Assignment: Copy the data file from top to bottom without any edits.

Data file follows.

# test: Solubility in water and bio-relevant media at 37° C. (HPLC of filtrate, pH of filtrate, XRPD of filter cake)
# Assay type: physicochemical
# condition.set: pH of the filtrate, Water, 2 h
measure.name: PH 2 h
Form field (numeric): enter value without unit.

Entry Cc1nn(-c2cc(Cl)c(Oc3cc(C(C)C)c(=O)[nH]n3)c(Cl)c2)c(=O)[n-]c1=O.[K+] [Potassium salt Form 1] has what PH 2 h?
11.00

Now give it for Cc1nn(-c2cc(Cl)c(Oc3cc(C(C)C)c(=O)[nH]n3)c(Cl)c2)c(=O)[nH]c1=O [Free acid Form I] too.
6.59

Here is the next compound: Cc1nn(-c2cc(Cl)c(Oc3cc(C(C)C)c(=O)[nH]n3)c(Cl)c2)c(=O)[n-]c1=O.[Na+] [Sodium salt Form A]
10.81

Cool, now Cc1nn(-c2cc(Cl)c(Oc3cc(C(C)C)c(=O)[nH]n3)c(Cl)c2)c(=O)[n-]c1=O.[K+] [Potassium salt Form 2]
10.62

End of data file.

# test: Solubility in water and bio-relevant media at 37° C. (HPLC of filtrate, pH of filtrate, XRPD of filter cake)
# Assay type: physicochemical
# condition.set: pH of the filtrate, Water, 2 h
measure.name: PH 2 h
Form field (numeric): enter value without unit.

Entry Cc1nn(-c2cc(Cl)c(Oc3cc(C(C)C)c(=O)[nH]n3)c(Cl)c2)c(=O)[n-]c1=O.[K+] [Potassium salt Form 1] has what PH 2 h?
11.00

Now give it for Cc1nn(-c2cc(Cl)c(Oc3cc(C(C)C)c(=O)[nH]n3)c(Cl)c2)c(=O)[nH]c1=O [Free acid Form I] too.
6.59

Here is the next compound: Cc1nn(-c2cc(Cl)c(Oc3cc(C(C)C)c(=O)[nH]n3)c(Cl)c2)c(=O)[n-]c1=O.[Na+] [Sodium salt Form A]
10.81

Cool, now Cc1nn(-c2cc(Cl)c(Oc3cc(C(C)C)c(=O)[nH]n3)c(Cl)c2)c(=O)[n-]c1=O.[K+] [Potassium salt Form 2]
10.62